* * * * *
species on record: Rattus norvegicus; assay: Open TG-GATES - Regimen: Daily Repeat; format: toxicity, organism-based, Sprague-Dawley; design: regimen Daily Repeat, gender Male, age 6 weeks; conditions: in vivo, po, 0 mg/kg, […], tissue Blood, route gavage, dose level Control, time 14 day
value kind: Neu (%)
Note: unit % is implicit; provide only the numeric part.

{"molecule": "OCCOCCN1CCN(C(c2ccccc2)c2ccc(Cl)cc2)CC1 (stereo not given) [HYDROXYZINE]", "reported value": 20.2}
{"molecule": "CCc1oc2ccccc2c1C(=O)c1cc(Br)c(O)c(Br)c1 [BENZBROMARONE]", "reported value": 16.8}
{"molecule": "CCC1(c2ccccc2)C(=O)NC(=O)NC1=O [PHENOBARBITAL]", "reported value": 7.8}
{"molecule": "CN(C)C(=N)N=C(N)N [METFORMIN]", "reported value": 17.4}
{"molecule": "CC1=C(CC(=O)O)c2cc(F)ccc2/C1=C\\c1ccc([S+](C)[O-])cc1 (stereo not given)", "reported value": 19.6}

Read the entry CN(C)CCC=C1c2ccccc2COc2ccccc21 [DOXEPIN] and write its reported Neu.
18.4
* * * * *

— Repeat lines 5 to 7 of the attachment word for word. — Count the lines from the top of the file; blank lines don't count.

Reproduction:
{"molecule": "CCc1oc2ccccc2c1C(=O)c1cc(Br)c(O)c(Br)c1 [BENZBROMARONE]", "reported value": 16.8}
{"molecule": "CCC1(c2ccccc2)C(=O)NC(=O)NC1=O [PHENOBARBITAL]", "reported value": 7.8}
{"molecule": "CN(C)C(=N)N=C(N)N [METFORMIN]", "reported value": 17.4}